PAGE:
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Homeowners Insurance Rates Don’t Correspond With Market Values

homeowners insuranceIn recent years, you’ve probably heard a lot about the housing crisis. Home values have fallen drastically, leaving many homeowners underwater in their mortgages and making it difficult to sell a home. You may have even thought, “Well at least my homeowners insurance rates will go down with the value of my house”. And yet, your rate has stayed the same or has even risen! What’s going on?

The reason for this is that your insurance premium is not calculated on the actual market-rate value of your home, or the price you could get if you sell the house. It’s based on the replacement cost of the home, which may be a completely different figure than the market value.

When you think about it, this makes sense. If something happens to your home, such as a devastating fire that completely destroys it, what exactly do you want from your insurance company? You want your house back. You want to rebuild it exactly as it was before. So your insurance rate is based on the cost of rebuilding the home.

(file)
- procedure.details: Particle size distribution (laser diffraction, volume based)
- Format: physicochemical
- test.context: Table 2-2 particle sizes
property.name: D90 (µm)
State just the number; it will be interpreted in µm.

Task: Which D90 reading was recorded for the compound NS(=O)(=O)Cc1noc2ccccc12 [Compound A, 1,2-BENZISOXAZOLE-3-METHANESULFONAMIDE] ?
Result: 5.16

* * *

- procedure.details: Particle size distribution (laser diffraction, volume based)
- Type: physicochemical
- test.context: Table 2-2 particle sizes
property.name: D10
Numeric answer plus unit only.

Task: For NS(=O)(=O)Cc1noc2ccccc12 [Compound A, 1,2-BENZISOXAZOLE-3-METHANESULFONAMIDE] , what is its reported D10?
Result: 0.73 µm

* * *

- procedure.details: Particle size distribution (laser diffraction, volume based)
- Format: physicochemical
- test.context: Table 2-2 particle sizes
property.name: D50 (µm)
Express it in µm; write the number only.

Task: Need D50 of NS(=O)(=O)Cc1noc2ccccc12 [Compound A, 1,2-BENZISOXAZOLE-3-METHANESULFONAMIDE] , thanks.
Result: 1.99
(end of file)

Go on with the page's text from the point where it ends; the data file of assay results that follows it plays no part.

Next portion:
While existing home values have certainly fallen over recent years, construction costs and materials have stayed the same or even risen in many areas. So unfortunately, you won’t see a drop in your homeowners insurance premiums simply because the selling price of your home might be lower right now. The good news is, your premiums shouldn’t rise based on market values, either. It’s still going to be tied to construction costs.

Remember to purchase enough insurance to completely rebuild your life in the event of a catastrophic loss. This means covering not just your primary home, but any outbuilding as well. Consider the contents of your home, as they are likely to be taken from you by any force strong enough to destroy the home. Also ask your insurance agent about coverage for loss of use – meaning the price of living somewhere else while your house is rebuilt. Knowing your insurance policy is key to maintaining adequate coverage and preventing unpleasant surprises after a disaster.